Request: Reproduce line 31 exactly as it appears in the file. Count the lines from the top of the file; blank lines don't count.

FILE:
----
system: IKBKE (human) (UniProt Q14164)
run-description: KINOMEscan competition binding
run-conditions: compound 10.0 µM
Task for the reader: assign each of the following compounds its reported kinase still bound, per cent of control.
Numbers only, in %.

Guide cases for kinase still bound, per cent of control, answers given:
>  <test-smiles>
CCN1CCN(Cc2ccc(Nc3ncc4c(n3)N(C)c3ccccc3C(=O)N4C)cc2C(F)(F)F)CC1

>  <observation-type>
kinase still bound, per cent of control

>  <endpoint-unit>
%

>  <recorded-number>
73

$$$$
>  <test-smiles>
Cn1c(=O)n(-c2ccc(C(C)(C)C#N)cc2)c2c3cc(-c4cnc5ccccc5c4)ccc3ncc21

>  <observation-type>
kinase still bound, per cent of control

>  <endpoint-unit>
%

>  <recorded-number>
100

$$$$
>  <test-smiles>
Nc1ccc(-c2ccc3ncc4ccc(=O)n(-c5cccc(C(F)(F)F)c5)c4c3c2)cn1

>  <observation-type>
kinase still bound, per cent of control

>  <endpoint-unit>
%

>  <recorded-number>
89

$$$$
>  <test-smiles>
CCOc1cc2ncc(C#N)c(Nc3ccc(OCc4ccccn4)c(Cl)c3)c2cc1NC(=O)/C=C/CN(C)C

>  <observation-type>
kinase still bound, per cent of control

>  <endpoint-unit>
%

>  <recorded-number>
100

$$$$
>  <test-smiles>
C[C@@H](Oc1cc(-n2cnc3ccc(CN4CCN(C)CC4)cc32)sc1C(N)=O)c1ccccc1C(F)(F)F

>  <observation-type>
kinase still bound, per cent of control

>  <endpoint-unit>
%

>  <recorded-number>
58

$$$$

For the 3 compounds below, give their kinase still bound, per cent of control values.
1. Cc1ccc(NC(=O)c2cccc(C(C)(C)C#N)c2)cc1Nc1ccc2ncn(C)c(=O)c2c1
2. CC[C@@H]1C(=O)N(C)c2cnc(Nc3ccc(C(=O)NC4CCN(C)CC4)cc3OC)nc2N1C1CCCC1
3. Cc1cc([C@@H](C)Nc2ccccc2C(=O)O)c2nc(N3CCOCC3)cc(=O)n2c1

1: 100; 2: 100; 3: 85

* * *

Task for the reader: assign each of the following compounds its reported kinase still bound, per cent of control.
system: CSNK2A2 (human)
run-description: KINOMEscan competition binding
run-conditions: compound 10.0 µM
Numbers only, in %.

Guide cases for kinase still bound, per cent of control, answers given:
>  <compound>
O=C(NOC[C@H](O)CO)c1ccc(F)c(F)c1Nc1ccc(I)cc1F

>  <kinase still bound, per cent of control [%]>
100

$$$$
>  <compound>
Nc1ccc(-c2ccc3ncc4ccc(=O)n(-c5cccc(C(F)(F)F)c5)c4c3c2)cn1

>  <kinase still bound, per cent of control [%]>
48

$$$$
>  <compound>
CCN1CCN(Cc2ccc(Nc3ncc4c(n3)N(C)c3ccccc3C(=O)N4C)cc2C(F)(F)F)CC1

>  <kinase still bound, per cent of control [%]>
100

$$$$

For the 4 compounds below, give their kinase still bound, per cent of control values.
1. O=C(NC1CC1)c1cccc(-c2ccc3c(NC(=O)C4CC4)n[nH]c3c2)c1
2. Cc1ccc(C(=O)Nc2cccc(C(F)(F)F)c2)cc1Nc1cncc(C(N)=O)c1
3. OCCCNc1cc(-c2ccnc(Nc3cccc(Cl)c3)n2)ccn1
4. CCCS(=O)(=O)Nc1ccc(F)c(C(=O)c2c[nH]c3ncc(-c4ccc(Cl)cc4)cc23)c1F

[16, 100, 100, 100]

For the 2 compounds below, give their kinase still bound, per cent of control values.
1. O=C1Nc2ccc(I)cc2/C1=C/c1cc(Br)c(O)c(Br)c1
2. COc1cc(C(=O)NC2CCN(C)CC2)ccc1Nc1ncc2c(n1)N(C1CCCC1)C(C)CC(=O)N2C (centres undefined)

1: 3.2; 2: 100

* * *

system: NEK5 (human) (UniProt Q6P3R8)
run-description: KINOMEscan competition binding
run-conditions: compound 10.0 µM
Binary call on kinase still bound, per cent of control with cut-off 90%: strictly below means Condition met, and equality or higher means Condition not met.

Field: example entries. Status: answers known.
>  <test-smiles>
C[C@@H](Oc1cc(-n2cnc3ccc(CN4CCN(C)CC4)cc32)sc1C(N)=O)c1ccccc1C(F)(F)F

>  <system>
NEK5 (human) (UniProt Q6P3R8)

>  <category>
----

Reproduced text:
>  <recorded-number>